“I loved interacting with people on the streets,” said Thereault. “They all have really good hearts, and they were so happy to see us. They were really thankful for us.”
Many of the people CNA spoke to had been to Encounter in the past. For Matt Lawry, a 17-year-old who attends Archbishop Curley High School, this was his third summer, but his first working with the homeless. In previous summers, his service sites were primarily working with children.
“This site is more eye-opening, ‘cause you go out and interact with the homeless. It’s a completely different experience,” he said. In particular, he was struck by his encounter with a man named Orlando.
“He was in jail for like, 25 years,” said Lawry. “He was just telling us about how he did like every drug in the book, and that he promised his parents he would make it out, and he’d keep doing good things.”
Overall, Lawry said that he had enjoyed his time serving on the streets, and that “working with the homeless is like working to get closer to God.”
Young adults who have graduated from high school are also able to participate in Encounter’s service camp. Unlike the youth participants, young adults are able to pick their service site. Christine Johnson, an 18-year-old who attends the University of Maryland, chose Holy Foods Pantry.
This is Johnson’s fourth time doing Encounter. "It's been probably the best four weeks of my life, every year. I've just met so many amazing people," she said. Holy Foods was her favorite site “by far,” even though she had no idea what to expect when she first arrived.
She said she’s watched her group mates mature over the week, and they were able to overcome their initial apprehension about talking to homeless people.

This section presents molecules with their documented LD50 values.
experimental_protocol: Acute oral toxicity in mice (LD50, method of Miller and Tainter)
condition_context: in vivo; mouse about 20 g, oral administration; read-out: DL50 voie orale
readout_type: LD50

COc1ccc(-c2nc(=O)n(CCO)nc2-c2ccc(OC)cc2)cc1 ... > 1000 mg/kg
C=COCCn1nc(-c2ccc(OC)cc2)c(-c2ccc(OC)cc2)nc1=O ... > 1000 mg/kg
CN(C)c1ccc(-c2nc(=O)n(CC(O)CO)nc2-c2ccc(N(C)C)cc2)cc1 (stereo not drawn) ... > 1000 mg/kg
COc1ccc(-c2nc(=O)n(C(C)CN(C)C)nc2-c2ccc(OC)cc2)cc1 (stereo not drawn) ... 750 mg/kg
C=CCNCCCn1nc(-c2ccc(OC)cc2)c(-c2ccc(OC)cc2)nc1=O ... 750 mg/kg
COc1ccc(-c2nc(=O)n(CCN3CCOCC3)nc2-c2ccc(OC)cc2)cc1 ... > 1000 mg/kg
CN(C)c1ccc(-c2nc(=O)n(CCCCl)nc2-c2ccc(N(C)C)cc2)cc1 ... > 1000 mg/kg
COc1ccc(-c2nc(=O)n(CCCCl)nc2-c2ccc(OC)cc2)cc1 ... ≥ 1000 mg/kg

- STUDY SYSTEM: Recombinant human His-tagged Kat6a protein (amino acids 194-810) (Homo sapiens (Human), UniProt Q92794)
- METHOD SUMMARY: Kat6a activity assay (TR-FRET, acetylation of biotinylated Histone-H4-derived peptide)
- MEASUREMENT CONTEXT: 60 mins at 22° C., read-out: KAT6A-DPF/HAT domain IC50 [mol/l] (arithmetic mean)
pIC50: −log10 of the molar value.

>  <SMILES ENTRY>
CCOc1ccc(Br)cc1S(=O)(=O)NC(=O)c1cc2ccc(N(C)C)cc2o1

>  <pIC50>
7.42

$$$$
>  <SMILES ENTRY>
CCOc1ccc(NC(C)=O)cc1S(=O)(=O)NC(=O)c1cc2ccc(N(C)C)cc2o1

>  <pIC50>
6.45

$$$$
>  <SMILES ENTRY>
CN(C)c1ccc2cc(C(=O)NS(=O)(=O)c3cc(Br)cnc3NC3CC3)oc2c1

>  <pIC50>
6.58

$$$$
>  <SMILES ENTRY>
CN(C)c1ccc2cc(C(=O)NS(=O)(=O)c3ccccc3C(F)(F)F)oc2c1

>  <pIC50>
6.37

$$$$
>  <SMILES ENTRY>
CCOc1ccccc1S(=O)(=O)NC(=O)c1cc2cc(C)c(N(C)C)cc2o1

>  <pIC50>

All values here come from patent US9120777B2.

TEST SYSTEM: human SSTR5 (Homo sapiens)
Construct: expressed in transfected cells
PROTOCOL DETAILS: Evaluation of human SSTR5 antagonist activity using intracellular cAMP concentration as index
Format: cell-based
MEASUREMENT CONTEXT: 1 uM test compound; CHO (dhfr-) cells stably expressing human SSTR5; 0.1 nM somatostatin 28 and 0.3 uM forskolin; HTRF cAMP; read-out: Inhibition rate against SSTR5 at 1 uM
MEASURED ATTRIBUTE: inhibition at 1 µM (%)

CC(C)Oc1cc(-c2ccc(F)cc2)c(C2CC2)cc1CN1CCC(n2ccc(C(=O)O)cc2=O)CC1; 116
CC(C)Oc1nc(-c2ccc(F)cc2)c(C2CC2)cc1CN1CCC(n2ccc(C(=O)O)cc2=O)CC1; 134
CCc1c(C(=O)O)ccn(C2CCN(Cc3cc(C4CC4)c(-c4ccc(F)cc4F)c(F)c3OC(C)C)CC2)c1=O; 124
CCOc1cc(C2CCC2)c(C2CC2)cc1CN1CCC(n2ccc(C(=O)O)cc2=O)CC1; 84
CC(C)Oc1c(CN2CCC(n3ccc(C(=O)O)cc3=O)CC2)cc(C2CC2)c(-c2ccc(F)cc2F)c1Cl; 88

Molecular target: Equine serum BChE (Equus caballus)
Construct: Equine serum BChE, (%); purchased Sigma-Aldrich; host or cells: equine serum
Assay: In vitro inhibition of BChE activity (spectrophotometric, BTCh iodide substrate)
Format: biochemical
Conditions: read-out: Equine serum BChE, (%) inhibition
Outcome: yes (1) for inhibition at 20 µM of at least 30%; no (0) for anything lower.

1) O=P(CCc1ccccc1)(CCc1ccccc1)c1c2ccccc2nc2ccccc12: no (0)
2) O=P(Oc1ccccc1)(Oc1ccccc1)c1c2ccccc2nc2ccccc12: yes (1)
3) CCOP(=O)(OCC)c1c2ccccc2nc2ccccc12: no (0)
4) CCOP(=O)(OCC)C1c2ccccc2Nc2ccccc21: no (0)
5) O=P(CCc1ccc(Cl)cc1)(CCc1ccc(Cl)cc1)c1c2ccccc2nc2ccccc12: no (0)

Inner-city DC is very different from where Johnson grew up, and she said she has very much grown from her week serving on the streets.
"Despite the fact that we're bringing them lunches and we're talking to them, every time I interact with someone I just feel like I've gotten so much more from them than I'm able to give them,” she said.
Johnson told CNA that she has encountered Christ through her service work.
"We do this thing at the end of the day where we go around in a circle and we all say our 'God sighting' for the day,” she said. “I feel like I have so many every day from this site, just because every person I meet says something and I am like, 'That was Jesus speaking through you.'"
Encounter has given Johnson much hope for the future of the Church in the United States, and it makes her happy to see hundreds of young people gathered together to serve the Lord.
"When someone is up on stage playing music, and everyone in the crowd is like swaying together and screaming the words together--you can see in their faces they know what it means, and they're so happy to be here,” she said.
“It's the future of the Church, and it looks pretty bright to me."
Posted on 07/15/2019 06:01 AM (Noticias de ACI Prensa)
Posted on 07/15/2019 02:07 AM (Noticias de ACI Prensa)
Posted on 07/15/2019 00:13 AM (Noticias de ACI Prensa)